This conversation lingered in the back of my mind as my mother and I read Anne Frank’s thoughts aloud. My mom had prefaced the book by telling me that my grandfather, my father’s father, had lived through this dark time in history. Too young to understand that Anne and my grandfather’s stories were not synonymous, I wasn’t aware that other atrocities were occurring throughout Europe while the Franks lived fearfully in hiding. My eight-year-old imagination concocted a story for my grandfather -- he must have also lived in hiding until German Nazis forced him into a concentration camp.
“What was it like when Grandpop was in the concentration camp?” I finally asked my father after long dreading the response.
“Grandpop wasn’t in a concentration camp,” my dad explained. “He was in a slave labor camp.”
“Then why does he have the tattoo on his arm? Wasn’t he taken by the Nazis like Anne Frank was?”
“Well, not exactly.”
My grandfather, Gregory Trojanov, was born in 1927 in Russia. His father, a soldier for the Czar’s army (pictured leftmost), refused to submit to communism and was sentenced to death when my grandfather was six years old. He was present for the sentencing.
Following my great-grandfather’s death, my grandfather lived in communist Russia with his mother and older brother Nikolai, and they worked on a collective farm where they toiled for “the good of society.” Desperate to provide for her family single-handedly, my great-grandmother traveled great distances to find work. Employers were not eager to hire the wife of a perceived traitor.
At fourteen, my grandfather and Nikolai (pictured right), now nineteen, hid in their home terrified and confused, as Germans bombed a nearby city into unrecognizable fragments. Nikolai had only just returned home from the warfront after serving in the Russian army and escaping German captivity. After soldiers stole his shoes at gunpoint weeks beforehand, Nikolai walked many miles barefoot to return home to his brother. Soon after, the Nazis invaded my grandfather’s town, forcibly removing my grandfather, Nikolai, and countless families from their homes. Those who resisted were shot, and women were violated. The Nazis took those who obeyed their non-negotiable requests to cattle trains, on which they rode for weeks with only the clothes on their backs in the middle of winter. Many did not survive.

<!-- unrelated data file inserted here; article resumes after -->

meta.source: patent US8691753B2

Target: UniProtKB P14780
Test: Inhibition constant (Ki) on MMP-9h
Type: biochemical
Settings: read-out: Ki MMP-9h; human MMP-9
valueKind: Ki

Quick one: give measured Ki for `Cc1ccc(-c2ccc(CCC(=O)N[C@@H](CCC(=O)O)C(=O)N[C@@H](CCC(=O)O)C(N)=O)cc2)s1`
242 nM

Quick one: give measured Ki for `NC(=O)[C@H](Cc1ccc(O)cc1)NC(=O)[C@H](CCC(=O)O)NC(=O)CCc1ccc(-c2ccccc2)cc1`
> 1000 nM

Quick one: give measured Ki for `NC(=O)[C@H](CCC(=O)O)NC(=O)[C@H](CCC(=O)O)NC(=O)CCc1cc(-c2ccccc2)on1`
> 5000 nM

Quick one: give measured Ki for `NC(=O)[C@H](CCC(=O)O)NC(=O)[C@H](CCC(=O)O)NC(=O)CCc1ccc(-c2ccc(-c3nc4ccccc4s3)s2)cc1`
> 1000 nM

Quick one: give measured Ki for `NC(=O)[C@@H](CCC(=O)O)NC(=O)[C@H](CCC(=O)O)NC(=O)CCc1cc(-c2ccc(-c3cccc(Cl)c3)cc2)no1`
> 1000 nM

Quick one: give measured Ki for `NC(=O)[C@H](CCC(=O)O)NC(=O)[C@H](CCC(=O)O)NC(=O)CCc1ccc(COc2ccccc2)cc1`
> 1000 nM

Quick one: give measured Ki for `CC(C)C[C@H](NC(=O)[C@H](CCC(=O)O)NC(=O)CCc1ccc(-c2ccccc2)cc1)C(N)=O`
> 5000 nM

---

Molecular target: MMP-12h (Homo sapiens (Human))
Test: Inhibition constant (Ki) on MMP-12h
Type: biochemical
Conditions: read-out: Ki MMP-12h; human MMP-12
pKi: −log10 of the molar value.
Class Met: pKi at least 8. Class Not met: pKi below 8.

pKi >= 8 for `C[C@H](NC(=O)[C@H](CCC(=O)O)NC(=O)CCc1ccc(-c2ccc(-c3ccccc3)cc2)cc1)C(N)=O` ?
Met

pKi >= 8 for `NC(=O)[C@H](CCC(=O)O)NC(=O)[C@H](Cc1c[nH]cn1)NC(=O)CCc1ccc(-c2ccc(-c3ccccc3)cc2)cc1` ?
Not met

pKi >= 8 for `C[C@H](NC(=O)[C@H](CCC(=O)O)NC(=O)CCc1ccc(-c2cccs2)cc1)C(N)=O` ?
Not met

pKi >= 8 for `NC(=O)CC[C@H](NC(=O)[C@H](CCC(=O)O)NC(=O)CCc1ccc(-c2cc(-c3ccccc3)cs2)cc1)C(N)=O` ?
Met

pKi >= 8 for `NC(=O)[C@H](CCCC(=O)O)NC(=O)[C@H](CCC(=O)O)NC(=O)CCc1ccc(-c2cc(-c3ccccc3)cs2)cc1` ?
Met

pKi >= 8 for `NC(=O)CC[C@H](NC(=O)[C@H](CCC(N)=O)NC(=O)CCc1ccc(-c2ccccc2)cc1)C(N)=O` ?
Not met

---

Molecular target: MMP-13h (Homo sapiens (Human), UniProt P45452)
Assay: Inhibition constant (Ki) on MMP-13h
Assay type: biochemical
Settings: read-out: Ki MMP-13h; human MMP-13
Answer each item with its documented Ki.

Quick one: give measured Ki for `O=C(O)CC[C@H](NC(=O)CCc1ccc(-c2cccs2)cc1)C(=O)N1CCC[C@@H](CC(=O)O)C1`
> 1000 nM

The train arrived in Bremerhaven, Germany, where Nazi soldiers announced that people fifteen and younger must go to the left, and those older than fifteen must go to the right. My grandfather and Nikolai could no longer remain together. Soldiers shipped him to a slave labor camp while they moved Nikolai to a centration camp. They never saw each other again, and they never knew for sure what had happened to their mother.
My grandfather remained in the camp, where I can only assume he received his tattoo, for three years while the war continued to rage. He slept in cramped barracks every night and traveled by cattle train each morning to the factory where he was forced to work. Thin, starving, and hardened by ruthless labor, he and the men he lived and worked with walked to their train under the Nazis’ watchful gaze. If they tripped, they were hit. If they fell, they were beaten. If they didn’t get up, they were shot. At the factory, they received their only meal before working a long and brutal day. Those who fell behind or performed unfavorably throughout the day would be taken outside and killed.